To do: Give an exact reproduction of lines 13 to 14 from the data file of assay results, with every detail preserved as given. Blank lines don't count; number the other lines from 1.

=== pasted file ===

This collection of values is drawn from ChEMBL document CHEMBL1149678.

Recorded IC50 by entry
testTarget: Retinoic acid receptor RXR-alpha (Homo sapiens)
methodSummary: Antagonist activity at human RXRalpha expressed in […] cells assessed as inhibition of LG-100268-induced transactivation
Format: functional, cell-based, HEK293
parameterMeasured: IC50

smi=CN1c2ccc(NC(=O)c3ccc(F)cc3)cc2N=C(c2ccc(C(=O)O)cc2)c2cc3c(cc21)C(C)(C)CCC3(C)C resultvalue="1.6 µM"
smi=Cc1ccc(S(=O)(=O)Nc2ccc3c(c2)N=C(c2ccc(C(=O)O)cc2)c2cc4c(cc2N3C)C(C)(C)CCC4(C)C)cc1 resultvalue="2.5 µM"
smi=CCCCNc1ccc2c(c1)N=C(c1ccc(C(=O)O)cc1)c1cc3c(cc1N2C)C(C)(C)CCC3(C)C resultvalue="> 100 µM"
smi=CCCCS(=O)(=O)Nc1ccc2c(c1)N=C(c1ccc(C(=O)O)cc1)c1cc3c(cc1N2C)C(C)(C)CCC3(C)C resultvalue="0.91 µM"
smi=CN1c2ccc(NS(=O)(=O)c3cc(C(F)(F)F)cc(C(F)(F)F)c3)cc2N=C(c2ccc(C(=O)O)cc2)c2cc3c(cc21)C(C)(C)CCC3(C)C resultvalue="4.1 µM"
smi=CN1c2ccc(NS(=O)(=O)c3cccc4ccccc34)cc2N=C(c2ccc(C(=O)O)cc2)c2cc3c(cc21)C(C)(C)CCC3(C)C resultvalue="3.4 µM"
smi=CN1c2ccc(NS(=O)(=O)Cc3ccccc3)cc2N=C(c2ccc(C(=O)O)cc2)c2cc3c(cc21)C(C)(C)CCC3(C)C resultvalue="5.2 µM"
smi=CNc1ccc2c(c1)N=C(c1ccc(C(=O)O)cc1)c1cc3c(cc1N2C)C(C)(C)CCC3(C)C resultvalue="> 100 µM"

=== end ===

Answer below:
smi=CN1c2ccc(NS(=O)(=O)Cc3ccccc3)cc2N=C(c2ccc(C(=O)O)cc2)c2cc3c(cc21)C(C)(C)CCC3(C)C resultvalue="5.2 µM"
smi=CNc1ccc2c(c1)N=C(c1ccc(C(=O)O)cc1)c1cc3c(cc1N2C)C(C)(C)CCC3(C)C resultvalue="> 100 µM"